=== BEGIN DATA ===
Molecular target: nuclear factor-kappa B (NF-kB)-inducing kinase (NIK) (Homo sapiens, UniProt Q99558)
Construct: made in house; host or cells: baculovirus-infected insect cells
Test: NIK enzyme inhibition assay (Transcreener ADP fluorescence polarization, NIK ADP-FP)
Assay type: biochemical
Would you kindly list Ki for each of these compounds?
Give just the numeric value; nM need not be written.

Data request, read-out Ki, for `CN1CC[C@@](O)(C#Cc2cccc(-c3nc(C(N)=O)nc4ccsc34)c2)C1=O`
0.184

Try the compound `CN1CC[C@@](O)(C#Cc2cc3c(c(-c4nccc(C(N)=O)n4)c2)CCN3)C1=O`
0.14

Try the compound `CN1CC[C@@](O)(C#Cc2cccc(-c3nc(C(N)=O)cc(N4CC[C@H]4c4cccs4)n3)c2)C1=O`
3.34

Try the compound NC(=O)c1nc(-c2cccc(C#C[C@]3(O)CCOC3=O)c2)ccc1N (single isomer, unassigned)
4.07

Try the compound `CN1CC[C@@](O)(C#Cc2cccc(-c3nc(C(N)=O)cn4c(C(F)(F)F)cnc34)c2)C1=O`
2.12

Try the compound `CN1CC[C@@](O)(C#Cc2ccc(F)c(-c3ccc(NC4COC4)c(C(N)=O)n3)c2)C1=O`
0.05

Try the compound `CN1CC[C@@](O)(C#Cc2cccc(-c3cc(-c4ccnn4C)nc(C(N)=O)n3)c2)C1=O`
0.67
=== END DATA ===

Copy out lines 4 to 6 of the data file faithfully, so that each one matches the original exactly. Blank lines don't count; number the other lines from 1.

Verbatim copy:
Assay type: biochemical
Would you kindly list Ki for each of these compounds?
Give just the numeric value; nM need not be written.